⌘ Shift h
flip vertically
Ctrl Shift v
⌘ Shift v

controlling time flow

set date/time to now
set time rate to zero
increase time flow
l (lower case L)
decrease time flow
run time at normal rate
increase time flow a little
Shift l (that's L)
Shift l
decrease time flow a little
Shift j
Shift j

controlling "regular" time

show date/time window
Fn F5
forward 1 hour solar
Ctrl = (equal)
⌘ =
backward 1 hour
Ctrl - (hyphen)
⌘ -
forward 1 day solar
= (equal)
backward 1 day
- (hyphen)
forward 1 week solar
backward 1 week

controlling sidereal time

forward 1 day sidereal
Alt = (equal)
Option =
backward 1 day
Alt - (hyphen)
Option -
forward 1 year sidereal
Ctrl Alt Shift ]
⌘ Option Shift ]
backward 1 year
Ctrl Alt Shift [
⌘ Option Shift [


quickly zoom in/out
mouse wheel
mouse wheel
zoom in
PgUp or
Ctrl Up Arrow

Fn Up Arrow
zoom out
PgDn or
Ctrl Dn Arrow

Fn Down Arrow
zoom in or out slowly
Shift with keys
zoom close to selected object
/ (slash)
zoom out fully
\ (backslash)
zoom very close to planet
/ twice
/ twice
set field of view (FOV) to 5° *
Ctrl Alt 7
⌘ Option 7
set field of view (FOV) to 1° *
Ctrl Alt 9
⌘ Option 9
set field of view (FOV) to ½° *
Ctrl Alt 0
⌘ Option 0


quickly pan celestial sphere
pan right
Right Arrow
Right Arrow
pan left
Left Arrow
Left Arrow
pan up
Up Arrow
Up Arrow
pan down
Down Arrow
Down Arrow
pan a small amount
Shift Arrow-key
Shift Arrow-key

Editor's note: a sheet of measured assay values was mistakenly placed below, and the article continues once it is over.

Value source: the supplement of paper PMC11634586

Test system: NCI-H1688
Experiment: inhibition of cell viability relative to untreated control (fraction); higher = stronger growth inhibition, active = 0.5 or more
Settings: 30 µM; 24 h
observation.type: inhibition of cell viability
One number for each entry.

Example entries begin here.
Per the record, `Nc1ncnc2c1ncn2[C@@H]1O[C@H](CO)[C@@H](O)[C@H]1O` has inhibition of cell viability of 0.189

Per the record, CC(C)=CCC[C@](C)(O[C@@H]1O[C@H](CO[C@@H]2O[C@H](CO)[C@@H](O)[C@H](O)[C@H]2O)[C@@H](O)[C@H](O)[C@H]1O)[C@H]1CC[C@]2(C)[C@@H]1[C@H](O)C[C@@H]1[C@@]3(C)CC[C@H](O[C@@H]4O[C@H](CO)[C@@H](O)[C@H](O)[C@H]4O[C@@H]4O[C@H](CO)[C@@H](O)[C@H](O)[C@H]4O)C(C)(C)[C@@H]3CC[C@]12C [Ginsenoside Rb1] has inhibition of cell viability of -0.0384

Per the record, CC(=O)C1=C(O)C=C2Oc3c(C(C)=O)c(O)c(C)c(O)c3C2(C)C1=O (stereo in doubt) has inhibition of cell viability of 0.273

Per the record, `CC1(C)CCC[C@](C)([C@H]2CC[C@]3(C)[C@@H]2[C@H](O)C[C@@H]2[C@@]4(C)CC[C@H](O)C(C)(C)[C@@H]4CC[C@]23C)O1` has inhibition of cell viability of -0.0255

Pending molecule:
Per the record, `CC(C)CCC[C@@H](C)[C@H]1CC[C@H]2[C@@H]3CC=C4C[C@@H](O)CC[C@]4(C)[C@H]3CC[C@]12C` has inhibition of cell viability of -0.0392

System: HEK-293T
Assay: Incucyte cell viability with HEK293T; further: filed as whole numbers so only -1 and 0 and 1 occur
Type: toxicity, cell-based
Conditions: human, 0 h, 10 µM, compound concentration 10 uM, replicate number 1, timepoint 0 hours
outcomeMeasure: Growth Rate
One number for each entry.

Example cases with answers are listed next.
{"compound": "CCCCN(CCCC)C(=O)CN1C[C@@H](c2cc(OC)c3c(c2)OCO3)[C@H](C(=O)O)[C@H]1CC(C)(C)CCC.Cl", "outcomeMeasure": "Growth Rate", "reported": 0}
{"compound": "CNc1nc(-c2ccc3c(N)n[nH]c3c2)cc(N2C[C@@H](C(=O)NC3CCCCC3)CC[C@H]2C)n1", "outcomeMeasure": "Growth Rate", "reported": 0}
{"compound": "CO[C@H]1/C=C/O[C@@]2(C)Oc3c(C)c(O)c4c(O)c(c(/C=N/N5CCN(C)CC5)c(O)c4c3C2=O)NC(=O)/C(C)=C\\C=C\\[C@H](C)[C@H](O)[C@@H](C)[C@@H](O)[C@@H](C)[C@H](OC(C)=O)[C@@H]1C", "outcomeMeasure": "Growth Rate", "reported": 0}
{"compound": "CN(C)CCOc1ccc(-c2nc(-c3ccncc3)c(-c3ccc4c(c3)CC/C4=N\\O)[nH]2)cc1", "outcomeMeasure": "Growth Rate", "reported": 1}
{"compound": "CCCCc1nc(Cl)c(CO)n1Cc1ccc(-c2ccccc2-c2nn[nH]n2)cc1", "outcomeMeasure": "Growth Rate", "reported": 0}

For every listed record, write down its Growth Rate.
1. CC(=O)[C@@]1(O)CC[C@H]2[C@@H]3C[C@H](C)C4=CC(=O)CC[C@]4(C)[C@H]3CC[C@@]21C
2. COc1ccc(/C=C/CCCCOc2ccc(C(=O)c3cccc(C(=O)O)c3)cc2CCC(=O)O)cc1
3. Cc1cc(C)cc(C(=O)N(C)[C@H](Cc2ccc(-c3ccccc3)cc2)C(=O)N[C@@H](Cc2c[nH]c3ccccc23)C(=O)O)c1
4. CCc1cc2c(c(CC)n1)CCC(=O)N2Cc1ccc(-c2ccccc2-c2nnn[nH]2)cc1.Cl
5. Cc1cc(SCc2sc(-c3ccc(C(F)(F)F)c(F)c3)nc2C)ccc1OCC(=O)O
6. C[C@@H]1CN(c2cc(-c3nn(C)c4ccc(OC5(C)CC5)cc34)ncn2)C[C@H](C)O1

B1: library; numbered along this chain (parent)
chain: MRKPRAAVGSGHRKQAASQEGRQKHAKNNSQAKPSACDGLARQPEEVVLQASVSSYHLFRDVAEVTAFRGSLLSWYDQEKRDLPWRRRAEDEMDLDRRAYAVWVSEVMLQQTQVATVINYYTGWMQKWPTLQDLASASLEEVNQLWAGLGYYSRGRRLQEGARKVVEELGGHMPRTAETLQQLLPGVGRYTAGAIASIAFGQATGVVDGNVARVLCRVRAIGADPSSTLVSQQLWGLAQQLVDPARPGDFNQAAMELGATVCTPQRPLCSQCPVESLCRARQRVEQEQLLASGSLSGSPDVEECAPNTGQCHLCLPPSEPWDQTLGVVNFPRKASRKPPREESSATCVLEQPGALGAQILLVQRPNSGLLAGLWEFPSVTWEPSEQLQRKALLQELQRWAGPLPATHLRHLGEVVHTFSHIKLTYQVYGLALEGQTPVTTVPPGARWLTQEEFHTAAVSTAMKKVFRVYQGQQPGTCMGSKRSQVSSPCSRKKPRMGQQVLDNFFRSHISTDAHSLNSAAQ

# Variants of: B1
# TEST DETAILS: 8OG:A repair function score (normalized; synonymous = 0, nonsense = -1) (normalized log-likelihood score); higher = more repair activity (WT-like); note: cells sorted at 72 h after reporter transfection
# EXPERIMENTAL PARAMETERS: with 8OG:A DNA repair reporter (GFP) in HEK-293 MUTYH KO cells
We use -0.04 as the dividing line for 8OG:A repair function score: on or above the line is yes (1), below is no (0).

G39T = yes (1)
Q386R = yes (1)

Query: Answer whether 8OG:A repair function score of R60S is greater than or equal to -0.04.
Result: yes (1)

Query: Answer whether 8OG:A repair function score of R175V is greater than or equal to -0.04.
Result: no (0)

toggle EQ or alt/az mount
Ctrl m
⌘ m

working with objects

select an object
centre on selected object
toggle tracking of object
deselect object
display search dialog box
Ctrl f or F3
⌘ f or Fn F3
go, i.e. travel, to a planet
Ctrl g
⌘ g
toggle angular measurement †
Ctrl a
⌘ a
copy object info to clipboard
Ctrl c
⌘ c

working with satellites

configure artificial satellites
Alt z
Option z
toggle satellite display
Ctrl z
⌘ z
toggle satellite labels
Shift z
Shift z

controlling the application

toggle night (red light) mode
show configuration window
Fn F2
show help/about window
Fn F1
show script console window
toggle full-screen/window
toggle toolbars/menus, i.e. GUI
Ctrl t
⌘ t
save screenshot to disk
Ctrl s
⌘ s
show keyboard shortcuts window
Fn F7
close a window
quit from Stellarium
Ctrl q
⌘ q

* Recently added or changed shortcuts are marked with an asterisk.

† Keyboard shortcuts noted with a dagger are associated with a plug-in. They may not function if the plug-in is not active.

Some shortcuts were omitted. Notably those for the oculars plug-in. And those to do with scripting.

Most quick reference listings are improperly designed. They show the key first then the action, forcing you to think about a key combination, even if you're not interested in it.

Please report errors in the comments below...

reviewed latest version of Stellarium

Yesterday morning I learned there was a new version of Stellarium out. I downloaded version 0.14.0 for Windows to try it out.

The first thing I noticed was that I could not see the mouse pointer! The software was working, that is I could click on an object (blind) and get the info. Or move to the bottom-left corner of the screen to see the menus pop up. Happily, when I switched out of full screen mode, the Windows 10 arrow appeared and everything worked normally. That's a little irksome but it probably a video driver issue and nothing with the app proper.

The next thing I noticed was meteor shower radiants! Very neat. Easily toggled on or off with the button in the bottom toolbar or the keyboard shortcut Ctrl-Shift-m. The labels can be toggled independently with Shift-m. Very good information is noted upon clicking or selecting a radiant. Most impressive: they move over time, as per drift! Someone really did their homework. A great improvement.